The Pandemic Experts Are Not Okay
A recent article in The Atlantic sheds light on the risk of burnout that US public health specialists face as the coronavirus surges. The public-health experts who advise policy makers, monitor the pandemic, and prepare hospitals for cases are suffering from the physical and emotion exhaustion of their work, but also from the “wrath of a nation on edge” as Americans lash out after months of stay-at-home orders and response blunders. The burnout could leave the US in a “drought of expertise.” Dr. Saskia Popescu, alumna of the Biodefense PhD Program and an epidemiologist at the University of Arizona, is among the numerous experts who have been dedicated round-the-clock to fighting the pandemic since early this year. As Arizona was reopening, the intensive care unit of Popescu’s hospital was packed with COVID-19 patients, making those in the public health arena very nervous for a flood of new cases against which they may not be adequately equipped. Popescu also touched on the threats and harassment she experiences as an expert in the public’s eye, “I can say something and get horrendously attacked, but a man who doesn’t even work in this field can go on national TV and be revered for saying the exact same thing.” Despite the many struggles and barriers, public health experts are determined to continue their work against COVID-19.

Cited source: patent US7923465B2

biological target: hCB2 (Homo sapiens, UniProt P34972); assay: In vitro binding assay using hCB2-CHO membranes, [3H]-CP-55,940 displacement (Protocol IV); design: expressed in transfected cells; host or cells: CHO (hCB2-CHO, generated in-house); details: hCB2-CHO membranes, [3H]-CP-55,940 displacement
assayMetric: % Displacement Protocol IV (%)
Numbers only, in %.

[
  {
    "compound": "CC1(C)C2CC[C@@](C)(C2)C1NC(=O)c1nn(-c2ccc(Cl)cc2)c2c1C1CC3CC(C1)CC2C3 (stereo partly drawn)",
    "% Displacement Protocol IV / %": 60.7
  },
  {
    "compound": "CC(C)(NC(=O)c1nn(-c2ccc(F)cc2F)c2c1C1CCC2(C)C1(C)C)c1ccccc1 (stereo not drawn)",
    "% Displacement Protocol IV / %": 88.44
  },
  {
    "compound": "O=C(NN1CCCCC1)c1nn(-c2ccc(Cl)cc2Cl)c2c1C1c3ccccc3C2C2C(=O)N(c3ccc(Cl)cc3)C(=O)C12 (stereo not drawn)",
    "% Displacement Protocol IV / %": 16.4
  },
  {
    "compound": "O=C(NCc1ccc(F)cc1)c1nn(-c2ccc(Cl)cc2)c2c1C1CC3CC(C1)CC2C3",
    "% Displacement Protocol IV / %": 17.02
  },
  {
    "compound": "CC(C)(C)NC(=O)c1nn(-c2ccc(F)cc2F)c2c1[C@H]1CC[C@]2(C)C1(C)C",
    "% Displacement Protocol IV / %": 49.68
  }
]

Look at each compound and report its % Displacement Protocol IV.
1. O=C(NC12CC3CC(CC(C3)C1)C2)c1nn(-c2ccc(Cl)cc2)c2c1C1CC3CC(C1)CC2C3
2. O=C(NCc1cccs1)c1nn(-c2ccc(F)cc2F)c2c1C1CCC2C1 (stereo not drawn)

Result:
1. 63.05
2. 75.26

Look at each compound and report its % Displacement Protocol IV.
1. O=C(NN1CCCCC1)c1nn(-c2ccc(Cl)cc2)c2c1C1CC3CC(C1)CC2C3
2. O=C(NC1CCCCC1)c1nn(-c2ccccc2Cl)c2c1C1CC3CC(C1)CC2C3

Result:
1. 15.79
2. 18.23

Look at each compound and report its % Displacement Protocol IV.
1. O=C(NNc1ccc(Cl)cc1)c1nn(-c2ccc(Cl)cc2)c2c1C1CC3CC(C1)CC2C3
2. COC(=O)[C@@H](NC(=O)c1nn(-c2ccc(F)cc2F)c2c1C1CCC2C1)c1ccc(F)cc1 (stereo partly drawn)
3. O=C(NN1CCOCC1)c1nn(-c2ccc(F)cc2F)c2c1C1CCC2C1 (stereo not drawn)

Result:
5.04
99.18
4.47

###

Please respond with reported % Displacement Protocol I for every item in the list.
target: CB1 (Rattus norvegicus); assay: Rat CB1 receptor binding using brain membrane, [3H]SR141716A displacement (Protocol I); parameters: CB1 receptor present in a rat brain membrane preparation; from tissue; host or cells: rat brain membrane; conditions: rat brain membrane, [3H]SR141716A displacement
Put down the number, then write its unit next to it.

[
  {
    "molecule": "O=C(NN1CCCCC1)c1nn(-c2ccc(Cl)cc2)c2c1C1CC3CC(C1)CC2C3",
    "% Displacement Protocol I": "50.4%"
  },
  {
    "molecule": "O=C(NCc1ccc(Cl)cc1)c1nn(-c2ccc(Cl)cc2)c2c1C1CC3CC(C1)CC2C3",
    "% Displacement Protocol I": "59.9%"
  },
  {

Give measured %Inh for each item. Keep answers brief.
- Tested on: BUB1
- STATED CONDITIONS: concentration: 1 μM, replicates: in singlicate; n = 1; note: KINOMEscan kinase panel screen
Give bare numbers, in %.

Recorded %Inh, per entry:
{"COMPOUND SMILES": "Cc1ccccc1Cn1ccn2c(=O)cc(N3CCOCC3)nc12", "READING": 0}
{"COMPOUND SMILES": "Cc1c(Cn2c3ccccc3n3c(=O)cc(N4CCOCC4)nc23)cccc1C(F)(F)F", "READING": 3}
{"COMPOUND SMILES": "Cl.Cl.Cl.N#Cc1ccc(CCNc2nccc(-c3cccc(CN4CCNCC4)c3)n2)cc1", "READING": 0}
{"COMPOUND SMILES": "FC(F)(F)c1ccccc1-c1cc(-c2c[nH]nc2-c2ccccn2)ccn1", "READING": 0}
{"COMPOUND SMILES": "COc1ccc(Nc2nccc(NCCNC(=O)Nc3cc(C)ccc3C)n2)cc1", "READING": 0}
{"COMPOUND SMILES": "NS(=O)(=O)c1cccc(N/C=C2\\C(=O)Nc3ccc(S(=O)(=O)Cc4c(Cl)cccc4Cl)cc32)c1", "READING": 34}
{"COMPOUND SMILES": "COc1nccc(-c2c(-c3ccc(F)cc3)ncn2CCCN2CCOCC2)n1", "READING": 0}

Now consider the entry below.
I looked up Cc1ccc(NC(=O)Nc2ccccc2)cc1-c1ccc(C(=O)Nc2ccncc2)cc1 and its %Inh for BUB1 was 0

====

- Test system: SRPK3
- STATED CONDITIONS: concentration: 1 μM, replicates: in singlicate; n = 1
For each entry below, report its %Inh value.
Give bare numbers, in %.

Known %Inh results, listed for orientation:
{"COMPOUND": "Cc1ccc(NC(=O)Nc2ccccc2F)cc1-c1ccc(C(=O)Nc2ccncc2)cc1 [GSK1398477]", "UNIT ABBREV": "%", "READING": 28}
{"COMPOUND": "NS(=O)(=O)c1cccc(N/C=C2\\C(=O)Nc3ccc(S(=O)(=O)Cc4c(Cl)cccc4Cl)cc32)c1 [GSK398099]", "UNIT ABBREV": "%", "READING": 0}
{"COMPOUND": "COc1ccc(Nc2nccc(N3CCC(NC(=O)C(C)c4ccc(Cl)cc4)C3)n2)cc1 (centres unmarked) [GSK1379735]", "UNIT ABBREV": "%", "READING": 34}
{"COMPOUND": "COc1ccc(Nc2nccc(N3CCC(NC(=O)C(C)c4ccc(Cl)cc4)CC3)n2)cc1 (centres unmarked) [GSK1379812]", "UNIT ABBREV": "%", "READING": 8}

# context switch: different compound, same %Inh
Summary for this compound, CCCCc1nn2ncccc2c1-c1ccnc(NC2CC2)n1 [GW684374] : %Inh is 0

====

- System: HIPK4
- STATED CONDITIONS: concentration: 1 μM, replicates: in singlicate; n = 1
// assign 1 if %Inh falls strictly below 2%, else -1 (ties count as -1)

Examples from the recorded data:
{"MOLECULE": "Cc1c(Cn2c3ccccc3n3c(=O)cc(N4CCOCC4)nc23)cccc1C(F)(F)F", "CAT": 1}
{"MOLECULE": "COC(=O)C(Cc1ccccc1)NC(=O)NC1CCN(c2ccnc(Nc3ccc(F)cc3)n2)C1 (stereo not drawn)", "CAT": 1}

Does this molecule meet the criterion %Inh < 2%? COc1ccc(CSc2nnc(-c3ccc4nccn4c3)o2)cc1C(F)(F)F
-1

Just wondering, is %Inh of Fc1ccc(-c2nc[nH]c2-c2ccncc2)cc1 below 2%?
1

US Imprudently Initiates Withdrawal from the WHO